WRC Rally Sweden 2023: How to watch, Running Order, Full Schedule and more

by Keven S. Reinhart
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Since this is just the second Rally Sweden to be held in Umea, the city is still a bit of a novelty, and the course has undergone some minor adjustments.

Sébastien Ogier may be leading the championship after the first round, but Kalle Rovanperä, Thierry Neuville, and Elfyn Evans will all be fighting for the road sweeper position this weekend.

While the Rally1 vehicles are sure to steal the show, the inaugural Junior WRC event begins off a five-race season that promises to be just as entertaining, if not more so, than Monte Carlo.

After a promising start to his championship defence at Monte Carlo, where he finished second to rally victor and Toyota teammate Sebastien Ogier, reigning champion Kalle Rovanpera is widely regarded as one of the favourites this year. Due to Ogier’s absence, Takamoto Katsuta will make his WRC debut behind the wheel of the third points-scoring GR Yaris in Sweden.

Definition of Rally Sweden

Snow and ice-coated forest roads flanked by snow banks are what racers must navigate during Rally Sweden, the only dedicated snow round of the WRC season. Despite the challenging conditions, the rally is consistently quick. Specially constructed studded tires allow for high speeds.

This rally has been going strong since 1950 and was included in the first-ever World Rally Championship season in 1973.
Karlstad, which is west of Stockholm, has historically played host to the gathering. Last year, though, organizers moved the rally 800 kilometres north to the city of Umea, where racers were guaranteed to see snow.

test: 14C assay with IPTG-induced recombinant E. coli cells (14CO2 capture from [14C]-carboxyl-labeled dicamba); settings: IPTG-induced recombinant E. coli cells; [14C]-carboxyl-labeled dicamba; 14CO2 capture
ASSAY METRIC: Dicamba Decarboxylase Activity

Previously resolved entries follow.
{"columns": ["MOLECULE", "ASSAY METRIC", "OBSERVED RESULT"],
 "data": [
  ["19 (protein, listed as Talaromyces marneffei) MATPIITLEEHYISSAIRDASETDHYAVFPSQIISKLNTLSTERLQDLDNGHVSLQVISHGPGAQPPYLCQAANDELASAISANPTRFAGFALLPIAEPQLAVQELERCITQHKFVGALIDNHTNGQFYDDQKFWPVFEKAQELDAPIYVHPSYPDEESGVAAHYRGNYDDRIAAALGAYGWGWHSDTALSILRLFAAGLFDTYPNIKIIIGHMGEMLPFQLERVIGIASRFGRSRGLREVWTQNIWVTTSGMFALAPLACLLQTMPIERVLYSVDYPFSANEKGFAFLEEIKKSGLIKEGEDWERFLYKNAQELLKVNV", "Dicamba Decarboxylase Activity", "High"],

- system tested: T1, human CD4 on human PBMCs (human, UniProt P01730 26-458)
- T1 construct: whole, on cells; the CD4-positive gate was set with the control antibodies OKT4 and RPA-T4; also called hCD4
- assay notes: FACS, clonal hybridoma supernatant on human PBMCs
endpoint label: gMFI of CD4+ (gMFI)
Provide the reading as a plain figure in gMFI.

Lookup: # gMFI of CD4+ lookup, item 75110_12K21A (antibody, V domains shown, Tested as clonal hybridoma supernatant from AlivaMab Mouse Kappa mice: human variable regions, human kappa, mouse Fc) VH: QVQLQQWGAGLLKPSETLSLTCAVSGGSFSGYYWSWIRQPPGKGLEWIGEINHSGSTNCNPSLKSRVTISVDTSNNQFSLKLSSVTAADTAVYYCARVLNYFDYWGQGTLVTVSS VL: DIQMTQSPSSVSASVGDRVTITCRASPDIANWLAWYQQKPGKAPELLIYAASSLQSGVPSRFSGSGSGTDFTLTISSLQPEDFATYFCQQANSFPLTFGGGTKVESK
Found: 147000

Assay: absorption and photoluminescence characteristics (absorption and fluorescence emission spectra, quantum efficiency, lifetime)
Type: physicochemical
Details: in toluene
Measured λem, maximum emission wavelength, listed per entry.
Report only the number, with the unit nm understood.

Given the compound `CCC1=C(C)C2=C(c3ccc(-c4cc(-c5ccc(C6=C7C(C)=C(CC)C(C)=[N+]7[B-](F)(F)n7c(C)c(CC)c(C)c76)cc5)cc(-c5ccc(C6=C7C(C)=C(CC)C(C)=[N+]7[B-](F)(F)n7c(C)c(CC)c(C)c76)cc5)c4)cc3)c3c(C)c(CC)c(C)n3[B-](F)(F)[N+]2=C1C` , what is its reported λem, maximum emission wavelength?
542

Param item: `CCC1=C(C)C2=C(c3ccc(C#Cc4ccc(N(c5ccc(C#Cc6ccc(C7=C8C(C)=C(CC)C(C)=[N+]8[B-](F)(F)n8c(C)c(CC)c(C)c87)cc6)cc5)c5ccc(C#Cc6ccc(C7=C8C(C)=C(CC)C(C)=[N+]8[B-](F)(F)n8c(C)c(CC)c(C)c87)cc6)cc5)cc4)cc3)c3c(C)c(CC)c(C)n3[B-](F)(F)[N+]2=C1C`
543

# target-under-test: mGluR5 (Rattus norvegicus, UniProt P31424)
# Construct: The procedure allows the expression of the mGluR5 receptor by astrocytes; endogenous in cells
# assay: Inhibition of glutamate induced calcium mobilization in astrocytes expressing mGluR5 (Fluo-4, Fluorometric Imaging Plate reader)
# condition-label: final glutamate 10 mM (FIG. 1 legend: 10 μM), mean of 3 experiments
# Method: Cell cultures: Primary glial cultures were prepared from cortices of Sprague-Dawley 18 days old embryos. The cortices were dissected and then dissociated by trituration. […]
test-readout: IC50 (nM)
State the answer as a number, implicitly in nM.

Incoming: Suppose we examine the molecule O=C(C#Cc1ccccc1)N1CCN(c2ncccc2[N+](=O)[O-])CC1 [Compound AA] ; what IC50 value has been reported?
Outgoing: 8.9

How to watch Rally Sweden Live

Winners of Rally Sweden

Per-Fredrik Cederbaum, a native Swede driving a BMW, won the first Rally Sweden in 1950.

Since then, local boy Stig Blomqvist has amassed a record seven victories at Rally Sweden, making him the undisputed champion (1971-1973, 1977, 1979, 1982, and 1984). The Rally Sweden was won by drivers using Saab and Audi vehicles, with the former brand having more success overall with ten victories.

The next two greatest records are held by two-time world champions Marcus Gronholm (2000, 2002, 2003, 2006, 2007) and 1979 champion Bjorn Waldegard (1968-1970,1975-1978).
Thierry Neuville (Hyundai, 2018), Ott Tanak (M-Sport, Ford, 2019), Elfyn Evans (Toyota, 2020), and Kalle Rovanpera (Toyota, 2022).

Read More: Wrc Rallye Monte Carlo 2023 How To Watch Free, Tv Schedule, Live Streaming And Everything

Route of the Rally Sweden & Schedule

Starting on Thursday night with the Umea Sprint superspecial, this year’s Rally Sweden will span 18 stages and 187 competitive kilometres. There will be seven stages on Friday, including the Umea Sprint twice.

Additionally, there is a brand-new phase. While Brattby and Sarsjöliden both moved to Friday this year, Botsmark is brand new for 2023. Both Norrby and Floda are brand new stages for the rally’s longest day on Saturday. These two begin the circuit before Friday’s Sävar test (2022), and the first run of Ume, the Sunday power stage, is included as the final test on Saturday.

Only three stages are scheduled for Sunday; after a 15-minute flexi break and two laps around the brand-new Västervik, the race will conclude in Umea at midday.

Thursday 9 February

  • Shakedown begins 8:01 am GMT  (9:01 am local)
  • Stage 1 Umea Sprint begins 7:05 pm GMT (6:05 pm local)

Friday 10 February (7 stages – 111.92km)